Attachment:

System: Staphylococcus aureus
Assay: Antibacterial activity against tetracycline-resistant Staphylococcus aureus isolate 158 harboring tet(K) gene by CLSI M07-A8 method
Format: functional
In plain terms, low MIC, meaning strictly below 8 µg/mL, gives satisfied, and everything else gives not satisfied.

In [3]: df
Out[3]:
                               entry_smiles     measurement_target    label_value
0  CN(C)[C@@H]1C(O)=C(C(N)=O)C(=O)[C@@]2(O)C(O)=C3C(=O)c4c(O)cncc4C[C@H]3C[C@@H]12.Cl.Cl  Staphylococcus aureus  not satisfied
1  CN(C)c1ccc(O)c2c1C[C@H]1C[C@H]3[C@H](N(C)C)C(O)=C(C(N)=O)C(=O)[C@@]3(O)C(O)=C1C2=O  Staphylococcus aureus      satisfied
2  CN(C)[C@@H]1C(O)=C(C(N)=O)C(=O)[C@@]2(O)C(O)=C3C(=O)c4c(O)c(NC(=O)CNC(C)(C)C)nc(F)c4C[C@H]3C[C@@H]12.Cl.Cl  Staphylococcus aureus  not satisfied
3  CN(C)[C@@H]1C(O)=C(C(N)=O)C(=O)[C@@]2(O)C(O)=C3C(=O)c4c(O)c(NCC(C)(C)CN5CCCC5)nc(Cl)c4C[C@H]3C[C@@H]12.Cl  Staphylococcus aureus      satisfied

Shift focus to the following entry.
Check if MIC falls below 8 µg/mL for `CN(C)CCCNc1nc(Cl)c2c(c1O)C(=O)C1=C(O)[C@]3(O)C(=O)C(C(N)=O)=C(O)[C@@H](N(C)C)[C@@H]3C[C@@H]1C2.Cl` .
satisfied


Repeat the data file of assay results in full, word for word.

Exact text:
System: Staphylococcus aureus
Assay: Antibacterial activity against tetracycline-resistant Staphylococcus aureus isolate 158 harboring tet(K) gene by CLSI M07-A8 method
Format: functional
In plain terms, low MIC, meaning strictly below 8 µg/mL, gives satisfied, and everything else gives not satisfied.

In [3]: df
Out[3]:
                               entry_smiles     measurement_target    label_value
0  CN(C)[C@@H]1C(O)=C(C(N)=O)C(=O)[C@@]2(O)C(O)=C3C(=O)c4c(O)cncc4C[C@H]3C[C@@H]12.Cl.Cl  Staphylococcus aureus  not satisfied
1  CN(C)c1ccc(O)c2c1C[C@H]1C[C@H]3[C@H](N(C)C)C(O)=C(C(N)=O)C(=O)[C@@]3(O)C(O)=C1C2=O  Staphylococcus aureus      satisfied
2  CN(C)[C@@H]1C(O)=C(C(N)=O)C(=O)[C@@]2(O)C(O)=C3C(=O)c4c(O)c(NC(=O)CNC(C)(C)C)nc(F)c4C[C@H]3C[C@@H]12.Cl.Cl  Staphylococcus aureus  not satisfied
3  CN(C)[C@@H]1C(O)=C(C(N)=O)C(=O)[C@@]2(O)C(O)=C3C(=O)c4c(O)c(NCC(C)(C)CN5CCCC5)nc(Cl)c4C[C@H]3C[C@@H]12.Cl  Staphylococcus aureus      satisfied

Shift focus to the following entry.
Check if MIC falls below 8 µg/mL for `CN(C)CCCNc1nc(Cl)c2c(c1O)C(=O)C1=C(O)[C@]3(O)C(=O)C(C(N)=O)=C(O)[C@@H](N(C)C)[C@@H]3C[C@@H]1C2.Cl` .
satisfied